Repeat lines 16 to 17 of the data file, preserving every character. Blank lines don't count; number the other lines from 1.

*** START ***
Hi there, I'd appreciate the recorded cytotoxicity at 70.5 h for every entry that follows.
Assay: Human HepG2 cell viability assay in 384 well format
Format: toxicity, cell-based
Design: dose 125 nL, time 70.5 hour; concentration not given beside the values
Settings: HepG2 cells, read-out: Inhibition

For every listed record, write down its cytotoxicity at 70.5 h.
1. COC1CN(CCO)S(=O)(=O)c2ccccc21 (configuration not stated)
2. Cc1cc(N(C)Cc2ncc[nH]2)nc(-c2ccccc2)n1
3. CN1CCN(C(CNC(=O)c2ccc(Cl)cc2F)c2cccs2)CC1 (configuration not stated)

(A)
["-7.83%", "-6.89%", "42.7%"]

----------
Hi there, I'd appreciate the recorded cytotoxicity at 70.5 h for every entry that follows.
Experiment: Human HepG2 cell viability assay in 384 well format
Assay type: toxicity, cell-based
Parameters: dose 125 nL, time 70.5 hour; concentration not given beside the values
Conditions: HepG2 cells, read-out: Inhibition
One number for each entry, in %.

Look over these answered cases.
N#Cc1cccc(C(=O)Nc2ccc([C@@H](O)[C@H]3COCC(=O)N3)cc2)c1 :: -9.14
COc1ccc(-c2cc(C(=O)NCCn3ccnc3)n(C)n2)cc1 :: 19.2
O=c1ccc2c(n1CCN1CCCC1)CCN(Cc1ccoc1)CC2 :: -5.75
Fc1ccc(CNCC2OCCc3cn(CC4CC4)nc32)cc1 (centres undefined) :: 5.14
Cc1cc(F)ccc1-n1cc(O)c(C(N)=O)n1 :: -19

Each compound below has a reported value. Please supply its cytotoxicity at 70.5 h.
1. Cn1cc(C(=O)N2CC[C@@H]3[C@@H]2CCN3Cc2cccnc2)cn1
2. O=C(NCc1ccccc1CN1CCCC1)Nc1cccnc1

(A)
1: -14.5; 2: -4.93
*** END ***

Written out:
Parameters: dose 125 nL, time 70.5 hour; concentration not given beside the values
Conditions: HepG2 cells, read-out: Inhibition